2018 Economic Outlook for Southeast Asia, China and India 2018

Fostering Growth through Digitalisation

image of Economic Outlook for Southeast Asia, China and India 2018

The Economic Outlook for Southeast Asia, China and India is a bi-annual publication on regional economic growth, development and regional integration in Emerging Asia. It focuses on the economic conditions of Association of Southeast Asian Nations (ASEAN) member countries: Brunei Darussalam, Cambodia, Indonesia, Lao PDR, Malaysia, Myanmar, the Philippines, Singapore, Thailand and Viet Nam. It also addresses relevant economic issues in China and India to fully reflect economic developments in the region. Each edition of the Outlook comprises four main parts, each highlighting a particular dimension of recent economic developments in the region. The first part presents the regional economic monitor, depicting the economic outlook and macroeconomic challenges in the region. The second part takes stock of recent progress made in key aspects of regional integration. The third part consists of a special thematic chapter addressing a major issue facing the region. The 2018 edition focuses on fostering growth through digitalisation. And the fourth part includes structural policy country notes offering country-specific reviews and recommendations.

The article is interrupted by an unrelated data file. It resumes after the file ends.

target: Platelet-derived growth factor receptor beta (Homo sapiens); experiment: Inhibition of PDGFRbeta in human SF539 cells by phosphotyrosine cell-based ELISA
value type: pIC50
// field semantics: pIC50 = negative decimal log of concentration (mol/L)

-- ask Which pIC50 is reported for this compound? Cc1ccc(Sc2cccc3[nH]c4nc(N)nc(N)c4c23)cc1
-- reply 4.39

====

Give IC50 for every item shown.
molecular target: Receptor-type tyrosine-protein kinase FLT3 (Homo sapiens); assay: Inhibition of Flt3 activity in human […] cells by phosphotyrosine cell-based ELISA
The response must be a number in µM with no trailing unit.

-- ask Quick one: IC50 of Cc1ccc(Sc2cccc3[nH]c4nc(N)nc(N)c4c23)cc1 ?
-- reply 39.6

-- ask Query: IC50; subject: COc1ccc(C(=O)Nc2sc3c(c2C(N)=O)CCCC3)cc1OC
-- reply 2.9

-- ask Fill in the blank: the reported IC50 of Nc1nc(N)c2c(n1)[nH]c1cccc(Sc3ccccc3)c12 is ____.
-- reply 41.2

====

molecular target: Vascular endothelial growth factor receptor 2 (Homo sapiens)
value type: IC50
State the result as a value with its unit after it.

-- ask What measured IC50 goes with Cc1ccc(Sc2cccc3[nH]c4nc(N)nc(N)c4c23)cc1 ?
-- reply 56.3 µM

OECD Development Centre

Growth in Emerging Asia – Southeast Asia, China and India – is projected to continue at a steady pace in 2017 relative to 2016. Growth in China and ASEAN is picking up thanks to a strong trade rebound and resilient domestic consumption, while India’s growth is expected to nudge downward as a result of taxation and monetary reforms. Over 2018-22, Emerging Asia as a whole is expected to grow by an average 6.3% per year on the assumption that trade momentum holds and domestic reforms continue. The ability of governments to deliver on infrastructure programmes will also be a crucial factor in medium-term growth. The most prominent risks to growth in the region are the possibility of a more rapid monetary policy normalisation in advanced economies; the rise in private-sector debt; and the expansion of trade restrictions globally, coupled with limited progress in regional trade agreements.


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